Tuesday, December 11th, 2012
Over the years, an increasing amount of attention has been given to celebrities and successful people in general who happen to have dyslexia and/or other learning disabilities. This is a good thing. I do it myself. So do other excellent sites such as the Yale Center of Dyslexia and Creativity. Young (and older) people who “have dyslexia” as part of their profile need heroes and role models, people that show us that a diagnostic label doesn’t define who we are. Finding out that a nobel prize winning geneticist is dyslexic can be a powerful and hopeful image for a child or teen with a learning disability. When you’ve experienced a loss of self-belief, these things can be so helpful.
I also know that the public relations playing field needs to be kept level, and that adults, parents and professionals, can’t wear rose-colored glasses that hide the social and emotional damage that results from being a kid with learning differences. I’ve commented and posted here and elsewhere about the high risks for low self esteem and some serious mental health problems that can stem from being an academic/school misfit. One of the biggest triggers of adolescent anxiety and stress is school-related struggles. Anxiety carries high risks for self-medicating and/or self-harming.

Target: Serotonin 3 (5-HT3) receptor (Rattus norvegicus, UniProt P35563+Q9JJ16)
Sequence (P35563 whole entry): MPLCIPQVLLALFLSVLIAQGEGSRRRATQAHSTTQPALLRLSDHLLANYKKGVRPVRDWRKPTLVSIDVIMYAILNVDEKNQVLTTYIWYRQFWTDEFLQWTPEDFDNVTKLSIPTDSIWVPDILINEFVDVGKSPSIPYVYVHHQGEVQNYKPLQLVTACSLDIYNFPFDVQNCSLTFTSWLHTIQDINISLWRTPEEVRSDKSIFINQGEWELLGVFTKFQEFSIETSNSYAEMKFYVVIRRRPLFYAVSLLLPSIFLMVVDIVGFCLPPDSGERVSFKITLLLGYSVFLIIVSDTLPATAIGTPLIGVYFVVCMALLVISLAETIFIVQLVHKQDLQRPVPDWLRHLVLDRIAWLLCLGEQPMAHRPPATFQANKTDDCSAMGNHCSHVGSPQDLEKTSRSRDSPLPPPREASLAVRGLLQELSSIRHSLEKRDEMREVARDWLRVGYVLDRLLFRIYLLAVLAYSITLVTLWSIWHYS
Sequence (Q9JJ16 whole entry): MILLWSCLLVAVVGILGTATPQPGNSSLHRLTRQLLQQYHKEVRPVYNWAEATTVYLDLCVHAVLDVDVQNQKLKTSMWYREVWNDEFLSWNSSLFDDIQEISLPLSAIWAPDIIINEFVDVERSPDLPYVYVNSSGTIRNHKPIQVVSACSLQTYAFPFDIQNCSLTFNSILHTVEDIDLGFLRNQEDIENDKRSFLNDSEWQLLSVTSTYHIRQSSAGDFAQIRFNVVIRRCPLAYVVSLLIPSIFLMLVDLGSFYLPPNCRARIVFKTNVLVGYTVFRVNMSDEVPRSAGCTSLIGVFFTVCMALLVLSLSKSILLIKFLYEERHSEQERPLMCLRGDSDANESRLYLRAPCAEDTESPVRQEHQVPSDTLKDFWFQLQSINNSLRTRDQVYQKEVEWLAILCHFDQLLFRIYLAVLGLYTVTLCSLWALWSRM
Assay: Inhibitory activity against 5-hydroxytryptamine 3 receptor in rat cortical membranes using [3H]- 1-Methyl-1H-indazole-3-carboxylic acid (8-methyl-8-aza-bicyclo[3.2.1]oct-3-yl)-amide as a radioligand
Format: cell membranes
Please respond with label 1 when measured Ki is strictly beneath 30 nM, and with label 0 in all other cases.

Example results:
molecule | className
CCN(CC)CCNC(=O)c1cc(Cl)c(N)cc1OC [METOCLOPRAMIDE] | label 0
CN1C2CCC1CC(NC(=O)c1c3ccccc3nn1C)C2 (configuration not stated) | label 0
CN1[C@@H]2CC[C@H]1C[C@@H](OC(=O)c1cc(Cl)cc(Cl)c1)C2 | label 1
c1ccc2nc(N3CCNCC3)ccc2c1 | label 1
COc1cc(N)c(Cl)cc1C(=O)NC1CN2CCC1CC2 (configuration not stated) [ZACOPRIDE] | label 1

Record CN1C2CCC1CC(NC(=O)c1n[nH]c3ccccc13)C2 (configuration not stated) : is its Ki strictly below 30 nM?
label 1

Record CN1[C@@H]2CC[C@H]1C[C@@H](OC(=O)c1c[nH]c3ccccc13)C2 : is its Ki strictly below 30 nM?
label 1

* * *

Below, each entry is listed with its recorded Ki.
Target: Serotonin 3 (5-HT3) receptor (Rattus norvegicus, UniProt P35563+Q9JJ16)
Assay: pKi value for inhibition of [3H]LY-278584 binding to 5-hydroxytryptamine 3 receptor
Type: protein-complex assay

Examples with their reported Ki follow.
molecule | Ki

In this article from the UK, we meet Lora Coyle, a young woman who was addicted to cutting herself; who started this increasingly common and unhealthy way of dealing with her life’s pain. It’s as though when you control the pain yourself, it’s easier than dealing with the real source of one’s pain. Teens who do this sort of thing, report that it’s a type of a release from their emotional pain and they learn to feel dull instead.
Lora’s pain was that she struggled to read and write. She only found out when she was twenty-five, that she is “severely dyslexic.”
“It was only two years ago I discovered I’m severely dyslexic, but I didn’t know that back then. I thought I was stupid. I would rather people laughed with me than at me, so I’d throw chairs to make them laugh if I was struggling to read in class. I was labelled the bad kid at school.”
Her cutting escalated when she was kicked out of school at age fifteen.
Lora’s problems got worse and she started drinking when she was sixteen.
The good news is Lora is now recovering and even leading self-help groups for others struggling with similar behaviors.
There are schools and treatment programs who can help address these types of problems.
I keep talking about this underbelly of our youth. So many kids who simply learn differently, who struggle when they aren’t taught in a way that matches their needs, eventually come to believe their efforts don’t matter. Lives matter. Kids matter.
We need to keep hearing and pointing to our success stories. But we also need to be vigilant to underlying causes of stress and failure.